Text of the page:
27. #27 |  Cappy | 

      Try, try again, I’m a technological idiot

    28. #28 |  Cappy | 

      This is my learning thread.

    29. #29 |  Cappy | 

      Damn I’m smooth!

    30. #30 |  Nick T | 

      Matt Moore,

      The mental illness is the cause. People in general should realize that although we throw around the word “depressed” or “depression” a lot in colloquial settings to describe, say, our favorite sports team losing a big game, mental illnes is when the chemicals inside your brain are not clicking or firing properly, and “depression” (often as part of bi-polar disorder) is one type of mental illness.

      A person in good mental health might be messy, and a person suffering from clinical depression might feel even more depressed knowing their home is a mess, but severe squalor is almost always caused by severe mental illness.

    31. #31 |  Judi | 

      Jeff Havard WILL get his new trial as will others like Henry Moses and Devin Bennett when the STATE OF MISSISSIPPI puts their “BIG GIRL PANTIES ON” and steps up to the plate and admits they SCREWED UP big time by allowing Hayne to perform autopsies AND allowing him to PERJURE himself on the stand for YEARS.

      The lid is off of the proverbial ‘cookie jar’ with the state’s hand right smack dab in the bottom. Time to fess up boys and DO THE RIGHT THING and that is to RE-OPEN and RE-TRY every case HAYNE performed…nothing less is acceptable.

      Why keep putting off the INEVITABLE?

    32. #32 |  Jefferson | 

      Claude:

      You’re right. Instability was probably not the right word. Lacking in impulse control is probably more what I meant.

      Intellectually, I don’t think it’s right to take a human life for killing a dog. But when people are angry or upset, they can lose some measure of self-control.

      Imagine this scenario:

      Your dog, doing her job, barks when someone enters your backyard. You grab the pump shotty you use for home protection and burst out the back door. At that moment you see an officer pump his shotgun and aim at your beloved dog. Would you let him murder your dog?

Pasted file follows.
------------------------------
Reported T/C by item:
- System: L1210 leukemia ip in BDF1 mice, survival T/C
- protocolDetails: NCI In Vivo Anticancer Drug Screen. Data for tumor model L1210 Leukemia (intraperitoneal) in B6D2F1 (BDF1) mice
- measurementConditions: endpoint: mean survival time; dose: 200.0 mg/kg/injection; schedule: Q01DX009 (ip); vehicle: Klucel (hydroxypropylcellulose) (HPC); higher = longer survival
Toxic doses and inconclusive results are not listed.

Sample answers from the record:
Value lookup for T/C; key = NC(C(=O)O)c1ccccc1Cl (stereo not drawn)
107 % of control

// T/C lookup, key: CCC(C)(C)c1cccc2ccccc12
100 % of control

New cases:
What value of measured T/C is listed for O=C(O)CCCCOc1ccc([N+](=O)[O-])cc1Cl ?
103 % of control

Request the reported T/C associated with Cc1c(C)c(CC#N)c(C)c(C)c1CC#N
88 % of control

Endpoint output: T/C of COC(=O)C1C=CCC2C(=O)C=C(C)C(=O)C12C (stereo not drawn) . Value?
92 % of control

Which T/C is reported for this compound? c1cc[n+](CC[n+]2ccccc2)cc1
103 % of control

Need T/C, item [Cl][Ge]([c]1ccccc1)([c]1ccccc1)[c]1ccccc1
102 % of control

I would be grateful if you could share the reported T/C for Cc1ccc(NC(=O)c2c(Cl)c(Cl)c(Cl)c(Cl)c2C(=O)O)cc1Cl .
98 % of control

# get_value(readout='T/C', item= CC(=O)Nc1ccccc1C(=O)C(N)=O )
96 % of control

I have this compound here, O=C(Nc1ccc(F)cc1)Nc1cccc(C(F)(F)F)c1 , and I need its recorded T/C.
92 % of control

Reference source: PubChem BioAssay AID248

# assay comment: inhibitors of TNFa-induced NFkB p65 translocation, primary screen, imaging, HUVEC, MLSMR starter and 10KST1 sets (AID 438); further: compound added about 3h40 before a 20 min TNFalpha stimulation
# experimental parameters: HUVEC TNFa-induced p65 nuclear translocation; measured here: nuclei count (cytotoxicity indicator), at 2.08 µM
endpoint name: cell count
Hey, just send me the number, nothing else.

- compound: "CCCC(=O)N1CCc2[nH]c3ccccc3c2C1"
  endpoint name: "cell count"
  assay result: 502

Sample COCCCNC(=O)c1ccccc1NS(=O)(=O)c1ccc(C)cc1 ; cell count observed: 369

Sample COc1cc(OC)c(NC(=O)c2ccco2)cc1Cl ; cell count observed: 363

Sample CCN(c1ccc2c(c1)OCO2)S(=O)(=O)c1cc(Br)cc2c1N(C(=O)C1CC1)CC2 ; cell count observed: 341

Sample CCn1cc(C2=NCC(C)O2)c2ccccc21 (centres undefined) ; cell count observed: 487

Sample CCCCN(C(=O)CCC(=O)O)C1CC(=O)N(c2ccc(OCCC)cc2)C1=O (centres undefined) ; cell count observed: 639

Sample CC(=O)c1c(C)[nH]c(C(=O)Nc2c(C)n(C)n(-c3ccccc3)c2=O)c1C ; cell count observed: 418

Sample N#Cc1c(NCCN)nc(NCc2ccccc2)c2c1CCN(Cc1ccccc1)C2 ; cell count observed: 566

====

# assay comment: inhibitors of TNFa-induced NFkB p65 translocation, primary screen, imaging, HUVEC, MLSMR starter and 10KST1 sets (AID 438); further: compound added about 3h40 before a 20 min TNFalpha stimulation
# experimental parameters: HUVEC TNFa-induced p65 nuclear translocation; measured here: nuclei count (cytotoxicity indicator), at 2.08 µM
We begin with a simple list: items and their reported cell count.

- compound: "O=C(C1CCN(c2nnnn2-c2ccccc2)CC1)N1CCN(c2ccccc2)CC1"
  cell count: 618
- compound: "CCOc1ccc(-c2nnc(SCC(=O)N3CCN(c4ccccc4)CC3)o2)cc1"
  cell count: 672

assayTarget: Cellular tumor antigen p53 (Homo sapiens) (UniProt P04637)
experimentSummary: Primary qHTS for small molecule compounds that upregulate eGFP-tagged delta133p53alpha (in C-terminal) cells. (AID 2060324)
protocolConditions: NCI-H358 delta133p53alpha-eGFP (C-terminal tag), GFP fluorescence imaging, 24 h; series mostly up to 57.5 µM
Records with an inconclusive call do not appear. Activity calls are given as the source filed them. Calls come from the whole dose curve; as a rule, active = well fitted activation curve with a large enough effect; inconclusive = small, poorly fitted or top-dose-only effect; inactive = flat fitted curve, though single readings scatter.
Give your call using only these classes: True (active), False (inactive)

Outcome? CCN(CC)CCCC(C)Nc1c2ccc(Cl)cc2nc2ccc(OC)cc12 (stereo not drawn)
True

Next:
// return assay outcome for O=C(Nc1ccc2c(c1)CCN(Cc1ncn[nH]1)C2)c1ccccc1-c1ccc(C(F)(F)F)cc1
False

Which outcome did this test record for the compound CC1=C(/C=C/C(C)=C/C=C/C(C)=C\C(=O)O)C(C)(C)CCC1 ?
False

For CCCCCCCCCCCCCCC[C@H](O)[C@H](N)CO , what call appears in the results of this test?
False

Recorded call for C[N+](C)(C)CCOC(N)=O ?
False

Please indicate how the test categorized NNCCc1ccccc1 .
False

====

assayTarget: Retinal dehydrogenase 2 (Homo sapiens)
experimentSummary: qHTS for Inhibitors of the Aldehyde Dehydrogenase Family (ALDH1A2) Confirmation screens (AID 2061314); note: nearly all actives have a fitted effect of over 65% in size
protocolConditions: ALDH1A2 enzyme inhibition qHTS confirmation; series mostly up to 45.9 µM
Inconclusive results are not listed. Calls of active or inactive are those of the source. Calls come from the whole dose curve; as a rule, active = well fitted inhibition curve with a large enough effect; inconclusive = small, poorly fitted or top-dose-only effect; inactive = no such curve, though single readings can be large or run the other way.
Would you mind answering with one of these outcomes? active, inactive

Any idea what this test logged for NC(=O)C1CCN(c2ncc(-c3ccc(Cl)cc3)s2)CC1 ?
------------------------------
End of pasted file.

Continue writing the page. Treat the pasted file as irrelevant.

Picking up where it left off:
Could you resist pumping your own? Raising it? Firing on another human being?

      These dog-killing policies seem to create situations where people might end up shooting and even killing each other. In fact, I believe it will happen someday. And that’s what sucks most about the puppycide policies: no one (other than Radley, Cato and the victims) really seems to talk much about it. And no politician is likely to have the courage to do anything about it. So it will continue until one of the victims is not a canine.

    33. #33 |  Highway | 

      Jefferson,

      Then you’re in the same position that these people in SWAT invasions are in. You have a cop brandishing a deadly weapon on your property. If you shoot him, you go up the river (see Ryan Frederick or Corey Maye). But if he sees you with a gun, and shoots you, nothing at all will happen to him. “He was advancing on me with a loaded shotgun. I was afraid for my life, so I shot him.”

      And your right, no politician seems to have the guts to stand up and say “these police are WRONG. We need to stop this escalation of violence, and stop these instances of innocent citizens being injured or killed on their own property by the police. Immediately!” Mayor Calvo seems to have gotten that message, but it took the cops shooting *his* dogs and terrorizing him and his mother-in-law for hours.